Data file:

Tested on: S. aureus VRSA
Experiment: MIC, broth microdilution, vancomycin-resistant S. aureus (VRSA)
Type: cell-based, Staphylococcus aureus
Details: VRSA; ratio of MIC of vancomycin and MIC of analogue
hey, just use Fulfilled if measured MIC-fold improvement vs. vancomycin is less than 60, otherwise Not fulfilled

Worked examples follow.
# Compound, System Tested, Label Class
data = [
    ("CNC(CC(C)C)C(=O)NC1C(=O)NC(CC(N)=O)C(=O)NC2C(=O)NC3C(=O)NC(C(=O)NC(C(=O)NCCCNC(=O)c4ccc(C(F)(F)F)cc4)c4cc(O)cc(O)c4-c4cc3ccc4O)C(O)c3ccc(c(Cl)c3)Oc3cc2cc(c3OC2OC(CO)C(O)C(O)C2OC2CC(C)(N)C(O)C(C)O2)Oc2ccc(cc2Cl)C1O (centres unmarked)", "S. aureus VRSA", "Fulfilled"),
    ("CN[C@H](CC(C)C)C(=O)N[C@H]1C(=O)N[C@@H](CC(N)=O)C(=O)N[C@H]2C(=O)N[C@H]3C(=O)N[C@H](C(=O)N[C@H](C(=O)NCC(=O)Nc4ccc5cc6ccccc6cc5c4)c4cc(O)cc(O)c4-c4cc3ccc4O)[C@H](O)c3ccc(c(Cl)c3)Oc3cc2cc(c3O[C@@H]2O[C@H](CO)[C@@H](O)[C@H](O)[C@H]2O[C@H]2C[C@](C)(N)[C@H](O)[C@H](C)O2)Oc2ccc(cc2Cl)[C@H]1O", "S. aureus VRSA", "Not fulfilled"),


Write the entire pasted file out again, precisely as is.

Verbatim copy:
Tested on: S. aureus VRSA
Experiment: MIC, broth microdilution, vancomycin-resistant S. aureus (VRSA)
Type: cell-based, Staphylococcus aureus
Details: VRSA; ratio of MIC of vancomycin and MIC of analogue
hey, just use Fulfilled if measured MIC-fold improvement vs. vancomycin is less than 60, otherwise Not fulfilled

Worked examples follow.
# Compound, System Tested, Label Class
data = [
    ("CNC(CC(C)C)C(=O)NC1C(=O)NC(CC(N)=O)C(=O)NC2C(=O)NC3C(=O)NC(C(=O)NC(C(=O)NCCCNC(=O)c4ccc(C(F)(F)F)cc4)c4cc(O)cc(O)c4-c4cc3ccc4O)C(O)c3ccc(c(Cl)c3)Oc3cc2cc(c3OC2OC(CO)C(O)C(O)C2OC2CC(C)(N)C(O)C(C)O2)Oc2ccc(cc2Cl)C1O (centres unmarked)", "S. aureus VRSA", "Fulfilled"),
    ("CN[C@H](CC(C)C)C(=O)N[C@H]1C(=O)N[C@@H](CC(N)=O)C(=O)N[C@H]2C(=O)N[C@H]3C(=O)N[C@H](C(=O)N[C@H](C(=O)NCC(=O)Nc4ccc5cc6ccccc6cc5c4)c4cc(O)cc(O)c4-c4cc3ccc4O)[C@H](O)c3ccc(c(Cl)c3)Oc3cc2cc(c3O[C@@H]2O[C@H](CO)[C@@H](O)[C@H](O)[C@H]2O[C@H]2C[C@](C)(N)[C@H](O)[C@H](C)O2)Oc2ccc(cc2Cl)[C@H]1O", "S. aureus VRSA", "Not fulfilled"),